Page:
In the Capa Archives (c)
On September 29, during the second of my productive visits to the Robert Capa and Cornell Capa Archive at the International Center of Photography, archive curator Cynthia Young pointed out to me that the contact sheets in the Magnum binders devoted to Robert Capa’s work — and, by extension, the equivalent binders that agency produced for each of its members — don’t all date from the same period, as evidenced by the different papers on which they’re printed.
She’s right, of course. The binders evolved over time, and — with photographers who stayed with the agency for years after the establishment of that retrieval system — it makes sense that work submitted to the agency in the 1970s would get contact-printed on different paper than work they’d submitted in the ’50s.
However, when Magnum Photos initiated production of these comprehensive sets of binders containing chronologically arranged contact sheets of its members’ output, sometime circa 1960, Robert Capa had already died, and his output was thus terminated. Most likely, therefore, the original contact sheets in his binders were produced during a relatively short time period, on the same paper, possibly by the same printer. With occasional exceptions (for negatives retrieved later), I’d expect them to all look alike — approximately contemporaneous.
The contact sheets for these pre-invasion June 5, 1944 images are on a much newer double-weight eggshell-surface paper, whereas those immediately preceding and following are on a single-weight glossy paper. The sheets on both sides of this D-Day section also look older, showing assorted signs of wear, annotations on the versos, etc. The contact prints of Capa’s pre-invasion images look approximately like contact prints I made of some of my own negatives in the late 1970s.
Of course it’s possible that the original contact sheets for some of Capa’s images became so ragged from wear that they got replaced with new ones somewhere along the line. However, so far as I can tell these pre-invasion 35mm images of Capa’s remained unexhibited and unpublished (indeed unknown) until Richard Whelan displayed a few of them in the 2007 “This Is War!” ICP show, and reproduced them in the accompanying catalogue (Steidl/ICP). Thus I don’t think these represent replacements for earlier contact sheets, worn out by frequent fingering. I think they’re the first contact sheets ever made of these negatives, produced sometime in the ’70s (if not later) and inserted into the Magnum binder then for the first time.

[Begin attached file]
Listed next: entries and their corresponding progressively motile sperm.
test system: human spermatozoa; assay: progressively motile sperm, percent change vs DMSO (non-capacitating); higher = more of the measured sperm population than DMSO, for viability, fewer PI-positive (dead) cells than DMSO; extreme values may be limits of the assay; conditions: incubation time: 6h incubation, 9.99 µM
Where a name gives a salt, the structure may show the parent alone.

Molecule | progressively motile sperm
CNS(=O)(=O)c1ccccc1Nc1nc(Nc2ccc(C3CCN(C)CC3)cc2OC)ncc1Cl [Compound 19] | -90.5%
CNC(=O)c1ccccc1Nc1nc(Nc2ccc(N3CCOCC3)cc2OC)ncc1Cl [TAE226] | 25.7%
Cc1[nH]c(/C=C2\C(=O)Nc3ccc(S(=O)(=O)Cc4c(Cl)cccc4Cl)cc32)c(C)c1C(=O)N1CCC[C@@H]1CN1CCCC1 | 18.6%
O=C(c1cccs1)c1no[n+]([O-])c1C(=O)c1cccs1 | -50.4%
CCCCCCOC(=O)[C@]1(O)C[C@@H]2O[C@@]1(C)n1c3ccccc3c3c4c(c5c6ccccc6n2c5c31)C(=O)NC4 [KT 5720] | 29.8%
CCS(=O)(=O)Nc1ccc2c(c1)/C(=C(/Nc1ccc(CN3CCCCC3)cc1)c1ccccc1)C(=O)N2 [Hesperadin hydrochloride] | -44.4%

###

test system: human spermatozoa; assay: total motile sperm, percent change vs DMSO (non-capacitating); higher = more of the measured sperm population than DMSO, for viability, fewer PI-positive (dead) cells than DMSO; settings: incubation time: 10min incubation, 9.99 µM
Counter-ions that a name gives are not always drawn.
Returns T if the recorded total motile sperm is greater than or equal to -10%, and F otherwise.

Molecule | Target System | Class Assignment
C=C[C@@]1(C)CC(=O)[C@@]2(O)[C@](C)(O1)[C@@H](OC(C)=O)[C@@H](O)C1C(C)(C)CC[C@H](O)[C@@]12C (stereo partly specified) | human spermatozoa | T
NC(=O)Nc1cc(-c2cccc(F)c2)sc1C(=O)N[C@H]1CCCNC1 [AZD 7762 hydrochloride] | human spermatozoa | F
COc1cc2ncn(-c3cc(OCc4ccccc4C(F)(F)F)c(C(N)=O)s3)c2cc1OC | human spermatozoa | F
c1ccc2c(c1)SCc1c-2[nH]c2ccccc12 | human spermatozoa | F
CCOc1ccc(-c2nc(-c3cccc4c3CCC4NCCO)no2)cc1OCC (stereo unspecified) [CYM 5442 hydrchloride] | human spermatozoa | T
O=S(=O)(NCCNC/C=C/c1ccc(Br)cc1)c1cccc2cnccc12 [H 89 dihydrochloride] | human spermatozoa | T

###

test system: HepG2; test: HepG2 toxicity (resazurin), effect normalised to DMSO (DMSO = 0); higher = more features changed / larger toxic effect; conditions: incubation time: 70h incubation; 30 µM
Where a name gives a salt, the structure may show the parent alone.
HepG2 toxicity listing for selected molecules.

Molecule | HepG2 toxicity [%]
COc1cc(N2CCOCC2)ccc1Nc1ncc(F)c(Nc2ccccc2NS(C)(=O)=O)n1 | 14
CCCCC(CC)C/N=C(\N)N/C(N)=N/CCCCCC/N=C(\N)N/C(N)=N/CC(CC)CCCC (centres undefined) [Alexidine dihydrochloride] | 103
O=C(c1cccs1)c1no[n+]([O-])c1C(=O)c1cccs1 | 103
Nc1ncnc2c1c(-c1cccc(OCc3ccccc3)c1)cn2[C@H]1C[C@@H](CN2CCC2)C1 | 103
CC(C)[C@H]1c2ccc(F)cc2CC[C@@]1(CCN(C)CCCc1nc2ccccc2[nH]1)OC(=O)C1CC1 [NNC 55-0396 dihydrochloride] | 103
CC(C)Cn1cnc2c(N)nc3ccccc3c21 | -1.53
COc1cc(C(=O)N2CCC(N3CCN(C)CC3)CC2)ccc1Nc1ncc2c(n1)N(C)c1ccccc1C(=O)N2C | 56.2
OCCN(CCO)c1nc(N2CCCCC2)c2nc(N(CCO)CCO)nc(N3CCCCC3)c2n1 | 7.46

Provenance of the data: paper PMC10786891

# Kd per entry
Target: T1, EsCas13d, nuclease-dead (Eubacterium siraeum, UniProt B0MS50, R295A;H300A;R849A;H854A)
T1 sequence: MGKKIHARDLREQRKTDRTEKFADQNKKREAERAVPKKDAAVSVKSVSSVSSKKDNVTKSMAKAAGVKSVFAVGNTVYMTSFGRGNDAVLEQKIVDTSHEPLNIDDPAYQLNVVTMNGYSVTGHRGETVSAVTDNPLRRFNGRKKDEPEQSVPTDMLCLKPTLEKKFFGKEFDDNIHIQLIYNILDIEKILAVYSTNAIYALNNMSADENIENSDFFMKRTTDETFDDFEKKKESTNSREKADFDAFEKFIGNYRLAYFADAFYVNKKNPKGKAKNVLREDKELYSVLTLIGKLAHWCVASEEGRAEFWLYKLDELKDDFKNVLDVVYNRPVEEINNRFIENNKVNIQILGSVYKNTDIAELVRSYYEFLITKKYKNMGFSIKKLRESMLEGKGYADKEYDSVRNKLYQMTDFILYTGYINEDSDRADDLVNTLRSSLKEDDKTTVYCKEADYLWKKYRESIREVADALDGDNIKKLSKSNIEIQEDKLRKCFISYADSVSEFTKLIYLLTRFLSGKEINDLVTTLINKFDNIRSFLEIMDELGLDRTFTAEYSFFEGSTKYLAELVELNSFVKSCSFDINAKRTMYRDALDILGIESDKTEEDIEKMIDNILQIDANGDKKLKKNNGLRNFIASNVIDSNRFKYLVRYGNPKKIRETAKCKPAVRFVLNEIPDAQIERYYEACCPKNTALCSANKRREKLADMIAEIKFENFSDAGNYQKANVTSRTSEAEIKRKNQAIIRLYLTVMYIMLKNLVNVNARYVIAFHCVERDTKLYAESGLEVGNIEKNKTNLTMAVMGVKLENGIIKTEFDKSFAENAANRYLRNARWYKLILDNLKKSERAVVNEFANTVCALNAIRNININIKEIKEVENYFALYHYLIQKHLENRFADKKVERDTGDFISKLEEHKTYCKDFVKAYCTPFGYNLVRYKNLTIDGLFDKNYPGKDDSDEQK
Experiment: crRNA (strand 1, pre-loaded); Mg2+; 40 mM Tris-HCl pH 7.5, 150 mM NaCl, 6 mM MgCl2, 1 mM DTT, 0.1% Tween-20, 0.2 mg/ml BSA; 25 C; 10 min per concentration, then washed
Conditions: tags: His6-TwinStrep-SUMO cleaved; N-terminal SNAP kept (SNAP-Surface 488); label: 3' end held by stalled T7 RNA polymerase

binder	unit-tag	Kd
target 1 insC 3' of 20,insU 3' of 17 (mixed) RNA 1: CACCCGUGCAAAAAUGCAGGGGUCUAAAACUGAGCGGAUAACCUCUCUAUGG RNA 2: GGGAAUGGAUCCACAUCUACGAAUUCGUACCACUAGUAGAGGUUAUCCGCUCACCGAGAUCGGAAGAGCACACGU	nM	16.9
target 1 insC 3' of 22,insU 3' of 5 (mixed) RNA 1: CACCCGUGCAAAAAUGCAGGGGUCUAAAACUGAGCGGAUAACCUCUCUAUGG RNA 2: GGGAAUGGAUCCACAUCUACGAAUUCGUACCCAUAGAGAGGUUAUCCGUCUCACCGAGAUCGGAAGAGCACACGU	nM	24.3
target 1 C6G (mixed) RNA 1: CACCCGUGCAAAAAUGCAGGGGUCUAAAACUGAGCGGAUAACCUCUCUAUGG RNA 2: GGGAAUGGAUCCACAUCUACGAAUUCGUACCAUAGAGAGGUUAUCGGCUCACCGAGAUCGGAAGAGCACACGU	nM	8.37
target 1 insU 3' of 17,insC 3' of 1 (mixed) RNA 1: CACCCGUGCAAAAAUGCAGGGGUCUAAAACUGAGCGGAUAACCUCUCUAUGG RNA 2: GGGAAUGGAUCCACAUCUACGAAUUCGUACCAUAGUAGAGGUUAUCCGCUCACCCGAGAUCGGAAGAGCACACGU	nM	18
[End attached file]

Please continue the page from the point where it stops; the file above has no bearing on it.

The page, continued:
They also don’t match in presentational style the other contacts in that binder, which position the negatives to be read with the sheet in portrait orientation, whereas these orient the negs for reading in landscape orientation (i.e., with the binder turned sideways). This suggests to me that they were made by someone other than whoever normally made the Magnum contact sheets, someone unfamiliar with the standardized form of the binder’s contents.
The issue of the production date of these particular contact sheets has significance in that — because they differ so much from the others in the binder, clearly made at a later date — they may have been inserted into the binder (by Cornell Capa, or someone under his direction) after he found or retrieved the negatives and obtained the binder from Magnum. The fact that none of these images were exhibited or reproduced until Whelan’s 2007 “This Is War!” project suggests that Magnum never made them available for licensing — perhaps because Magnum never had them. (If I find a way to access Magnum’s licensing records for Capa’s work, I’ll check on that.)
In short, I see the possibility that they were planted, though that’s not immediately provable. Comparison of this binder with the one produced for Magnum Photos’ Paris office might confirm or deny this suspicion.